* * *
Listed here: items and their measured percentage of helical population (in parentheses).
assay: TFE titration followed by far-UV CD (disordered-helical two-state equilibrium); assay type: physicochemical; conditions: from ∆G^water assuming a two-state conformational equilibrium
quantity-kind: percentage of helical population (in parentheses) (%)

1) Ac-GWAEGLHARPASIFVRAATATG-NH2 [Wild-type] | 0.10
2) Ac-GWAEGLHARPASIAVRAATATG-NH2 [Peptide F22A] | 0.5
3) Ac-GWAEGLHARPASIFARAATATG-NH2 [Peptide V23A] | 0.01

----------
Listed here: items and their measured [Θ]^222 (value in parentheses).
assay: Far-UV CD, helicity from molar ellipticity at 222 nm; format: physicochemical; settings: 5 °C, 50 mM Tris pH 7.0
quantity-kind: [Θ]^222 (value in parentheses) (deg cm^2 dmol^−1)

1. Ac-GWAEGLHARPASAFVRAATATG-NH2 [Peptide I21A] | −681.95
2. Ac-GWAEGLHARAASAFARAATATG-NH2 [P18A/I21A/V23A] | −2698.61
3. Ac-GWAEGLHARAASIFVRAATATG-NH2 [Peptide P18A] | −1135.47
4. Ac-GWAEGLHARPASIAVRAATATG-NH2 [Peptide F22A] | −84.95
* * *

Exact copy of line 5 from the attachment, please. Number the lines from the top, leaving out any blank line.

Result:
2) Ac-GWAEGLHARPASIAVRAATATG-NH2 [Peptide F22A] | 0.5